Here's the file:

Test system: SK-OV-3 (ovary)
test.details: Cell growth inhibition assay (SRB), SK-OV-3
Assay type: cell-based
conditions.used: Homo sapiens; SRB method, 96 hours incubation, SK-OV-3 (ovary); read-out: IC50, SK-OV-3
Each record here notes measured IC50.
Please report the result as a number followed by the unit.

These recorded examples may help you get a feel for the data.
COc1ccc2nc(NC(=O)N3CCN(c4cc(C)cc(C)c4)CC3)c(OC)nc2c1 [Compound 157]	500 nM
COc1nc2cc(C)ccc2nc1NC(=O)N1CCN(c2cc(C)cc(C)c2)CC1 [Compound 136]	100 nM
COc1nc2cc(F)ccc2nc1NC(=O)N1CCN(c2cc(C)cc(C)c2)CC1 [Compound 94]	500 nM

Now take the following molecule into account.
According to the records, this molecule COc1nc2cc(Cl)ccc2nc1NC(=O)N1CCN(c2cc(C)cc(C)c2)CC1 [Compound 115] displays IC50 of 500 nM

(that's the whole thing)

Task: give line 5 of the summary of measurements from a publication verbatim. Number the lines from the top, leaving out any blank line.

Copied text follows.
Each record here notes measured IC50.